In life on other planets, of course. With scientists estimating 8.8 billion (that’s billion with a B) Earth-like habitable planets in our galaxy the Milky Way alone, Vegas would give you great odds on there being life on at least one of those planets. That’s just possible habitable planets; there are many billions more not estimated to be habitable–by our standards, at least. Who’s to say our standards for habitation are the only possible standards anyway?

Now just attempt to imagine, if there are an estimated 8.8 billion habitable planets in our galaxy alone, how many there could possibly be in the entire never ending universe. (I don’t think I can say entire in the same description as never ending.) Try this one for size: scientists can only seem to agree on an acceptable range of estimation and it is at least 100 billion to 200 billion or more galaxies in the observable universe.

That is awesome in the true definition of the word.

And why am I bringing this up?

The answer is simple: I believe there is intelligent life out there somewhere in the universe and I would like to share an incident with you that happened over a century ago in a small town, well before the infamous Roswell, NM, incident. What surprised me is it doesn’t seem as though a whole lot of people seem to know about it.

17 April 1897. Aurora, Texas. What is known as the Aurora Airship.

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This picture is of the original newspaper article that appeared following the incident in the Dallas Morning News.

As with the Kecksburg, PA, incident, there were a multitude of witnesses to what they referred to as an “airship” as it streaked across the sky early that morning. The opening of the article seems to reference the fact that this airship wasn’t a whole big surprise, stating “the airship which has been sailing across the country.”

This statement leads me to believe there had been sightings of it before the date of the crash on Judge Proctor’s farm, where the airship struck the tower of the windmill and exploded. Indeed, the author of the article, Mr. Haydon, writes of the airship’s flight trajectory and states it sailed directly over the town’s public square, basically in full view of the people, as it flew over Aurora. And not at a high altitude, either. The airship is described as flying low.

Why would this sight of an airship in the sky in 1897 startle and astound people?

This incident occurred easily over six years before the Wright brothers took their historic first controlled, sustained flight on 17 December 1903 at Kitty Hawk, so there could not have been any flying vessels cruising through the skies in 1897 because we hadn’t invented them yet. Or should I say there couldn’t have been any Earthly flying vessels cruising over Aurora, Texas, early that April morning?

Several documentaries have been made about the Aurora, Texas, airship as well as a 1986 television movie called The Aurora Encounter. The film has only the most tenuous connection with the facts as we know them concerning this incident.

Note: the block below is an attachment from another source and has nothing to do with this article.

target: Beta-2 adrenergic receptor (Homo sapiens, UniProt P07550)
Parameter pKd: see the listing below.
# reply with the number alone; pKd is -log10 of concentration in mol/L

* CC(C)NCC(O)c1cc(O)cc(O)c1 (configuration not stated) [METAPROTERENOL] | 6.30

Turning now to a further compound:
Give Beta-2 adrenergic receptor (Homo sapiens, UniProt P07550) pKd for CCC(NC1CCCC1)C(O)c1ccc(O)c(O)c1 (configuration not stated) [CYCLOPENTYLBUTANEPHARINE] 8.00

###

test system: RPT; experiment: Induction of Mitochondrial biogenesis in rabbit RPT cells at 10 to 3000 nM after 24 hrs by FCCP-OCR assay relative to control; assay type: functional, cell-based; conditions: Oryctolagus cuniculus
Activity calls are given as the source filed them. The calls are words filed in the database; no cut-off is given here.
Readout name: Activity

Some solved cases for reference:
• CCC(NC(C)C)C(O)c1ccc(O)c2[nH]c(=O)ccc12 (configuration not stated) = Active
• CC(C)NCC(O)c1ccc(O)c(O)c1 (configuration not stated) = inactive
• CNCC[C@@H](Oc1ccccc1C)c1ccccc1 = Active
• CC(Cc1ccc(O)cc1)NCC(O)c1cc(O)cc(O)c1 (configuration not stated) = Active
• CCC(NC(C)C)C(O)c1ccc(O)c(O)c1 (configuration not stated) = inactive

There are those who claim it was debunked as a hoax, that the article was written as a joke, but the proof of that is as scarce as the evidence of a real spaceman crashing in Aurora. Mr. Haydon is long dead so we can’t ask him about his motives. And permission to excavate the grave site has been repeatedly denied. One potential explanation I’ve come across concerns an epidemic of cholera during the time period causing deaths and since these victims are buried in the cemetery, the town is loathe to stir up the soil. From my research, it seems the outbreak was spotted fever, a tick-borne infection with Rocky Mountain spotted fever being the most lethal, and not cholera. I don’t know which spotted fever caused the outbreak, but I can understand the desire to not stir up the burial ground after the outbreak victims were buried, even if it is over a century later.

So who is to say who is buried beneath the bent limb of that old tree in the Aurora Cemetery? I’d still like to visit, just because I want to do so.

After the crash of the airship, in the twisted wreckage, the townspeople claim to have discovered the diminutive body of the lone passenger, presumably the pilot. He, assuming it was a he, did not survive the crash.

The townspeople, in a display of Christian kindness, took it upon themselves to hold a funeral service for the pilot and bury him in the Aurora Cemetery, as is noted on the picture of the official plaque to the right.

Once upon a time, the child-size grave under the tree was allegedly marked by a small headstone. When people began to show too much attention or come to visit, it was apparently removed so the grave site remained unknown to outsiders. Another version says the small grave marker was stolen in the mid-1970s.

While watching several documentaries, I find it striking how the few people who remember where the headstone was located can lead researchers to the spot and GPR (Ground-Penetrating Radar) shows what appears to be a small grave in that precise location.